Uva ursi should not be used in large quantities during pregnancy because it is a vasoconstrictor to the uterus (cuts down circulation to the uterus.)  (14);  High doses may cause nausea.    (15)

High in tannins, which can cause stomachache, nausea or vomiting.  Not recommended for children.  Use up to 1 week, or longer under the direction of a physician, as overuse may cause liver damage.  Avoid during pregnancy.  In cases of kidney disease, use only under physician supervision.   (61)

Tincturing Process:

Applications:   Infusion:   steep 30 minutes, 3 oz. as needed, up to 3 cups a day   (14);    pour boiling water over 2.5 g. (1 tsp.) finely cut or powdered drug and strain after 15 min.;  up to 4 x daily.    (2)

Tincture: 10 to 20 drops, 3 or more times daily;  Fluid Extract:  1/2 to  1 tsp. 3x daily; Powder:  3 to 10  #0  capsules (20 to 60 grains) 3x daily.  

The leaves  (one cup) put in a stocking and add to a hot tub of water makes a good bath for after childbirth, inflammations, hemorrhoids and skin infections. It is good for gonorrhea. Use as a douche (infusion) for vaginal infections and other problems in the pelvic region.    (14)

The usual form of administration is in the form of an infusion, which has a soothing as well as an astringent effect and marked diuretic action. Of great value in diseases of the bladder and kidneys, strengthening and imparting tone to the urinary passages.  The diuretic action is due to the glucoside Arbutin, which is largely absorbed unchanged and is excreted by the kidneys. During its excretion, Arbutin exercises an antiseptic effect on the urinary mucous membrane: Bearberry leaves are, therefore, used in inflammatory diseases of the urinary tract, urethritis, cystitis, etc.  

Besides the simple infusion (1 oz. of the leaves to 1 pint of boiling water), the combination of  1/2  oz. each of uva ursi, poplar bark and marshmallow root, infused in 1 pint of water for 20 minutes is used with advantage.     (34)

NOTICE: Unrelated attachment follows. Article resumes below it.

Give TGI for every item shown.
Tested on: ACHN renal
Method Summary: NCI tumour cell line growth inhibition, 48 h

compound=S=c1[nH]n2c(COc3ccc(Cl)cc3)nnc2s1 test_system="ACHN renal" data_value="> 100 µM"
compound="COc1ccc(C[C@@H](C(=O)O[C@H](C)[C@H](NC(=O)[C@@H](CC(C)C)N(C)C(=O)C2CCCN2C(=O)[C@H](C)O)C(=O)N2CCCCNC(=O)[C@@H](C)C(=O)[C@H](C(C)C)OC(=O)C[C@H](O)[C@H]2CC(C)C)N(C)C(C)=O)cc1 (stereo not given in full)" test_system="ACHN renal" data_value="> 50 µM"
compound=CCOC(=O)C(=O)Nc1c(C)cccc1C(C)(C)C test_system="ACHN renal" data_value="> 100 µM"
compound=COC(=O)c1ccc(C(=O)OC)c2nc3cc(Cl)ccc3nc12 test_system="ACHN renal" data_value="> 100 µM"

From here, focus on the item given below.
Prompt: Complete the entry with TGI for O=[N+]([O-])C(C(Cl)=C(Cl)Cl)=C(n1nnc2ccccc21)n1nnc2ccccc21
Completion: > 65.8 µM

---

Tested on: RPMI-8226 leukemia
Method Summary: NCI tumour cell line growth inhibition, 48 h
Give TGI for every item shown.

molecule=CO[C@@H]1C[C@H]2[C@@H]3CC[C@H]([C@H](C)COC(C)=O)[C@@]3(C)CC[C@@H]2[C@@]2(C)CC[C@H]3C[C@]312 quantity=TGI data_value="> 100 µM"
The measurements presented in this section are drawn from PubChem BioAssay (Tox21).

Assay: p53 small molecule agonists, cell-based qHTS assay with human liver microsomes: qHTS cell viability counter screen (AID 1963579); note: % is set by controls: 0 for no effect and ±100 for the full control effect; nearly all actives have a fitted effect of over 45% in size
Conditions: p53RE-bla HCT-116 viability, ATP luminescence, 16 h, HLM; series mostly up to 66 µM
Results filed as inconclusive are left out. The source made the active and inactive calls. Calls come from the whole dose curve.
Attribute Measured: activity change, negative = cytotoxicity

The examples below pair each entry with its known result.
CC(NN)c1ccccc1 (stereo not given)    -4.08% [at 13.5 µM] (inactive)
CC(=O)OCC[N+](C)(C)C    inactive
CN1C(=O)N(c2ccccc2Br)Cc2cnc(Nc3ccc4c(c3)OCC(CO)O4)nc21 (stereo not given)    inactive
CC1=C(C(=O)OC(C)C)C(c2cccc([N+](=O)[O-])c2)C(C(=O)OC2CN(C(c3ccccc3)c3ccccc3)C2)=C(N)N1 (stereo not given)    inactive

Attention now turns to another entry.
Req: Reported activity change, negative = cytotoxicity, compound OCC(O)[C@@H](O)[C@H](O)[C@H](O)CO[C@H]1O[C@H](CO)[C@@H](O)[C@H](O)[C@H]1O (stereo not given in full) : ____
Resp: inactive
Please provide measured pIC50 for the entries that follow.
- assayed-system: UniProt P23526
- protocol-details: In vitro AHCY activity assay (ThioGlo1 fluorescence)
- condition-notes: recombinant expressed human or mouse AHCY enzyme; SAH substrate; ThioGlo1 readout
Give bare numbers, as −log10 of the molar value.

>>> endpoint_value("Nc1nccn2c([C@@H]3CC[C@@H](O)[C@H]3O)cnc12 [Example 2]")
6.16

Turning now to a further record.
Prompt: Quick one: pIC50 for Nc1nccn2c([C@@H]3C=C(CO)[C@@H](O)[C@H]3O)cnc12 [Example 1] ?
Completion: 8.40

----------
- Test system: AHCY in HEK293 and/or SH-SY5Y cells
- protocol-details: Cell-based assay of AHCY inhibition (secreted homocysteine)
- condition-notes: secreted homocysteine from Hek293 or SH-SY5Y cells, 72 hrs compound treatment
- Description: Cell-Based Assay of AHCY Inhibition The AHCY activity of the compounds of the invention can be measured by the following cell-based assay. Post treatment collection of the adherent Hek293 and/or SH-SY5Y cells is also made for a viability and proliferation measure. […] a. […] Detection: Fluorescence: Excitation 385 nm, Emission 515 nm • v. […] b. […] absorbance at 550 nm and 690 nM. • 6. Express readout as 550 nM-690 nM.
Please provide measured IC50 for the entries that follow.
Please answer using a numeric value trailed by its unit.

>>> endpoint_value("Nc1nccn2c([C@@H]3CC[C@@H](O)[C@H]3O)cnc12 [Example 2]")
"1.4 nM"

Dosage:  3-6 gms. Do not boil.   (6);  The infusion of an ounce to a pint of boiling water is taken in half-cup doses 3 to 4 times daily.  Liquid extract dose, 1/2-1 drachm.    (57)

Up to 4.5 g. capsules daily.  Safe and effective use is much more complicated than simply brewing a tea.  Soak 10 g. dried leaf in a quart of cold water for 24 hours.  Remove leaves and simmer liquid down to 1/2 quart.  Take 2-4 tbsp 3 x daily.  Only effective if the system is alkaline, so take 2 tsp baking soda in a glass of water each day while using the infusion.  Tincture 1:5, 50% alcohol, 30-60 drops in a cup of water 3 x daily.    (61)

General Notes: In consequence of the powerful astringency of the leaves, Uva ursi has a place not only in all the old herbals, but also in the modern Pharmacopoeias. There are records that it was used in the 13th century by the Welsh “Physicians of Myddfai.” It was described by Clusius in 1601, and recommended for medicinal use in 1763 by Gerard of Berlin and others. It had a place in the London Pharmacopoeia for the first time in 1788, though was probably in use long before. It is official in nearly all Pharmacopoeias, some of which use the name Arbutus.    (34)



(1) Cayuga Botanicals Research Data, “If You Take Herbs, Tell Your Doctor”, Tufts University Health & Nutrition Letter, Mar. ’98

(2)  PDR for Herbal Medicines (Medical Economics Co., 1998), pgs. 657-58

(6) Planetary Herbology by Michael Tierra, C.A., N.D., pg. 224

(8)  The New Holistic Herbal by David Hoffman, p. 179

(14) Natural Healing With Herbs by Humbart Santillo BS, MH, pgs. 185-86

(15) The Complete Medicinal Herbal by Penelope Ody, pgs. 158-59, 180

(34) A Modern Herbal (Vol. 1 A-H) by Mrs. M. Grieve, pgs. 89-90

(57) Potter’s Cyclopaedia by R.C. Wren, F.L.S., pgs. 354-56

(61) 101 Medicinal Herbs by Steven Foster, pgs. 26-27